An RPG from R. Talsorian Games, based around the genre of Anime Comedies (Urusei Yatsura comes immediately to mind). Basically, a whole bunch of teenagers from Outer Space come to earth via an exchange program, and then the fun begins... the RPG allows you to create boundless worlds and adventures based on classic anime, such as giant robots (and the ever-popular Cosmic Battle Bikini), magic swords, catgirls (=^-^= mee-owww!), and many others... Throw in mimimal dice-rolling and an engaging environment, and you've got an RPG for the (well, someone's) history books.

Here's R. Talsorian Games' official description: Welcome to the world of Teenagers From Outer Space: the amazingly weird roleplaying game that lets you become a character in your very own (or even somebody else's) Japanese Animation Comedy Show! Complete with everything you'll need to create Silly Superpowers, Gonzo Gadgets, Bikini Battlesuits, Mecha Mayhem, Magical Girlfriends and the ever popular sex-changing Boy/Girl Gun, this new edition of the original award winning game is guaranteed to change the way you look at anime (and roleplaying) forever!

For more information, you can visit the TFOS Offical Website at, or surf on over to to check out the Kevlar play-by-email TFOS RPG in action.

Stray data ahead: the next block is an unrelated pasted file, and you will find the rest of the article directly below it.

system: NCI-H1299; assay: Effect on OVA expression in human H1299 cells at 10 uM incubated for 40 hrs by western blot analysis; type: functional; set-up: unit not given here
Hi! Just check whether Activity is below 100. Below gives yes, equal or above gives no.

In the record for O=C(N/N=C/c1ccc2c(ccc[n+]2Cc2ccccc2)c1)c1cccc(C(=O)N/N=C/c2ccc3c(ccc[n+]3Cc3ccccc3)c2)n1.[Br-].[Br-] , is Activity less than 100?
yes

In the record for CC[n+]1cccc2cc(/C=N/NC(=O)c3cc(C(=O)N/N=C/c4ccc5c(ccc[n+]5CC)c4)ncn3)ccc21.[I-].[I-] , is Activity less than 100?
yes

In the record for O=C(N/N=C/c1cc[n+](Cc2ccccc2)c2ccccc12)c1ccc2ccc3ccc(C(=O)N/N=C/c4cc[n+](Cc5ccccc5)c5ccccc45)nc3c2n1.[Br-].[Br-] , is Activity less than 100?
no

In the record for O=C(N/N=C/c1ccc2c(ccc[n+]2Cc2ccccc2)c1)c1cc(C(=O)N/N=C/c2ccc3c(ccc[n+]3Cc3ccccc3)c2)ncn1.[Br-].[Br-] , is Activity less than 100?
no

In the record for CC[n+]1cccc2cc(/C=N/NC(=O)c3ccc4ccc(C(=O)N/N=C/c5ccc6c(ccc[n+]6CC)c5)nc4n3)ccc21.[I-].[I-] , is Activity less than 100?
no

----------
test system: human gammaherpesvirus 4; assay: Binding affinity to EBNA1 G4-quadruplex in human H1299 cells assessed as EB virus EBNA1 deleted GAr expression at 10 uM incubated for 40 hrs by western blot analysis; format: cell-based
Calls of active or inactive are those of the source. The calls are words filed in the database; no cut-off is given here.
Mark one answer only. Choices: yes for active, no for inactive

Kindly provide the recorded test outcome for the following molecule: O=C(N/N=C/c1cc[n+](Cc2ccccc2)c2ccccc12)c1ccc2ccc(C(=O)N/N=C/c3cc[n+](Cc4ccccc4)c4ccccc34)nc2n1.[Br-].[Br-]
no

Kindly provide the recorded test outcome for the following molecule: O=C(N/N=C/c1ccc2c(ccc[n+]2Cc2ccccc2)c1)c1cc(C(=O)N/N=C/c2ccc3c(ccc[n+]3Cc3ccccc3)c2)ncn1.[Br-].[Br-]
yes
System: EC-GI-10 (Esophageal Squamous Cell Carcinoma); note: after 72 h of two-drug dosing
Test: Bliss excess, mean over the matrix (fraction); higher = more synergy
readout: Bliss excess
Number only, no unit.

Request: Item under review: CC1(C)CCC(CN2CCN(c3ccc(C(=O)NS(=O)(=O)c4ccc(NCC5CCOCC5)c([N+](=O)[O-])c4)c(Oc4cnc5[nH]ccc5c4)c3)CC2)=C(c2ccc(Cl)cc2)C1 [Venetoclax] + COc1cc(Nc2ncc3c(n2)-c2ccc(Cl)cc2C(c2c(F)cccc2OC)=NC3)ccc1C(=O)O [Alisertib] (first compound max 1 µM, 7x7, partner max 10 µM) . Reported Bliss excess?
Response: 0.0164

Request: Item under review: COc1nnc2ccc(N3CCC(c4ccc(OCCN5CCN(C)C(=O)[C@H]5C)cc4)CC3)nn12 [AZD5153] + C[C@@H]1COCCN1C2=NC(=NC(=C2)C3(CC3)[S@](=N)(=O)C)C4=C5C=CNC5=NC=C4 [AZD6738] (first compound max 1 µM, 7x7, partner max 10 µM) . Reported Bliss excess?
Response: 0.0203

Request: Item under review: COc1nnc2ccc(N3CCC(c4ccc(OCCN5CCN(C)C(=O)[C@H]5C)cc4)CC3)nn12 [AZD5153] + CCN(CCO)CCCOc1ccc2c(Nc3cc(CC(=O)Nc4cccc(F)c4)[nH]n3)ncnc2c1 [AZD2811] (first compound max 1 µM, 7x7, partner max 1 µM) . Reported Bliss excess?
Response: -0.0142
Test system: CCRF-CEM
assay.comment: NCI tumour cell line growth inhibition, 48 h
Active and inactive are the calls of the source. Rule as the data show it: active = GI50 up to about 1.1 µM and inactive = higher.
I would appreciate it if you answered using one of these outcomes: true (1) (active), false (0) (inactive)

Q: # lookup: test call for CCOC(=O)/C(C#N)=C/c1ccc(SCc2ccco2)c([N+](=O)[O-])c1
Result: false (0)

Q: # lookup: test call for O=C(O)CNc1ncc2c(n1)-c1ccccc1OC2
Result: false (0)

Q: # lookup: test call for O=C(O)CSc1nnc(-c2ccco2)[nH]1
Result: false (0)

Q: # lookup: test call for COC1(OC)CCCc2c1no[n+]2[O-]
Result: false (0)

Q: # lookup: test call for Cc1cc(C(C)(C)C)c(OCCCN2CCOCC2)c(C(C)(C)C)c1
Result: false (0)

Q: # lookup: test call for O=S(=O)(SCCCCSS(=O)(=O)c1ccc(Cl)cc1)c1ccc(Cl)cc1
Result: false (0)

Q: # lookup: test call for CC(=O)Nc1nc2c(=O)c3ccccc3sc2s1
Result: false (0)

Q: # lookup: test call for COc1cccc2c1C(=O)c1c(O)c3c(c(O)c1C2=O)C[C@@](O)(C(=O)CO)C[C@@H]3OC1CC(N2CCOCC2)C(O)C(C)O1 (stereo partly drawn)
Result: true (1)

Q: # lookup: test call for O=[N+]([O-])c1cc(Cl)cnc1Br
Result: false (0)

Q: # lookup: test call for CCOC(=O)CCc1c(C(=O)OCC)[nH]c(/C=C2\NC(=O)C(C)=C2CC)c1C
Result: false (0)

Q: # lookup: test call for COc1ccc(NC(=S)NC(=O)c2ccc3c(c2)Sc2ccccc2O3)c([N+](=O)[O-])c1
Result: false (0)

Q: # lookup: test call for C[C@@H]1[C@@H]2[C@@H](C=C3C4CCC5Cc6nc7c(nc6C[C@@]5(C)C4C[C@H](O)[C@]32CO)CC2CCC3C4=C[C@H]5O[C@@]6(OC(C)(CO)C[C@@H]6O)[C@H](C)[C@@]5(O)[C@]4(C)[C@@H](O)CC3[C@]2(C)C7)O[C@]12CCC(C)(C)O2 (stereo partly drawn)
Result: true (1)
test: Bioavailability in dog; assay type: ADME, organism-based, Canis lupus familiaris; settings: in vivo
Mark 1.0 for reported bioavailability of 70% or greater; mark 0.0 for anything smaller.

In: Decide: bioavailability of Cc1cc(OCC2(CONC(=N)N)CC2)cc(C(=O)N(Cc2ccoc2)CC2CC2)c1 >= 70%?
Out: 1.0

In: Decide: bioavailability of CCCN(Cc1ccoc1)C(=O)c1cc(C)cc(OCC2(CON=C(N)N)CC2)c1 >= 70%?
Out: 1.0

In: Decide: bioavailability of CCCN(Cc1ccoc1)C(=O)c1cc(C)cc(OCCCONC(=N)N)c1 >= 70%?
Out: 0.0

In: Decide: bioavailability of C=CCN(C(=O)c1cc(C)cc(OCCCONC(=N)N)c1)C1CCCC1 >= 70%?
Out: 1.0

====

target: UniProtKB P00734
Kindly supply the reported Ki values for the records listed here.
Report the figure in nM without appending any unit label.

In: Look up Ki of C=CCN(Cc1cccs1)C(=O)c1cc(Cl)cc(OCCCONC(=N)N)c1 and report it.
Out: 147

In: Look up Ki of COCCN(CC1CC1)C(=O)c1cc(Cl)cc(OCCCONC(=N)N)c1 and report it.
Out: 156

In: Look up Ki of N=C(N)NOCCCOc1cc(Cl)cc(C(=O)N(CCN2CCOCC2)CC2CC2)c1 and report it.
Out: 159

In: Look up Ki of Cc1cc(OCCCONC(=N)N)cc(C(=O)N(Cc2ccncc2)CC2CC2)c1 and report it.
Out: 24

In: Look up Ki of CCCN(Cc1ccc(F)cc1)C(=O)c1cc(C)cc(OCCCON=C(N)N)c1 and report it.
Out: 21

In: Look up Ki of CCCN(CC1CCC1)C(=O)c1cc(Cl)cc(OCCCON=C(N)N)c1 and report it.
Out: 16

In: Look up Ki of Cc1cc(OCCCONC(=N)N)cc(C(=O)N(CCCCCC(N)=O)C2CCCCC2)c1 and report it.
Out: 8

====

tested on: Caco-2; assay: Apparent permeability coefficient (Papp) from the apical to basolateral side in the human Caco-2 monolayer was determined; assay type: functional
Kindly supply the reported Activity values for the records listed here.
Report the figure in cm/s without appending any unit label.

Thrill-crazed space kids blasting the flesh off humans!

That's what's the tagline promises in the 1959 science fiction movie "Teenagers From Outer Space", a film obviously inspired by the outrageously hopped-up fear of teenage rebellion and juvenile delinquents of the time. The plot (such as it is) revolves around a force of Martians disguised as human teenagers paving the way for an invasion with the help of their lobster-like pet monsters, the Gargons. One of the space-kids (going by the unlikely name of Derek) falls for a human girl, in true Romeo and Juliet fashion, then saves the world and dies tragically.

Needless to say, the special effects are abysmal (unable to afford even a cheap mock-up of the monster, they used a lobster's shadow instead), the plot is weak, and "Teenagers From Outer Space" nowadays just screams B-movie. To add insult to injury (to the reputations of all involved with this film), TFOS was once mocked on the infamous Mystery Science Theater 3000.

In case you haven't figured it out yet, the movie and the role-playing game in deek's writeup have nothing to do with each other.

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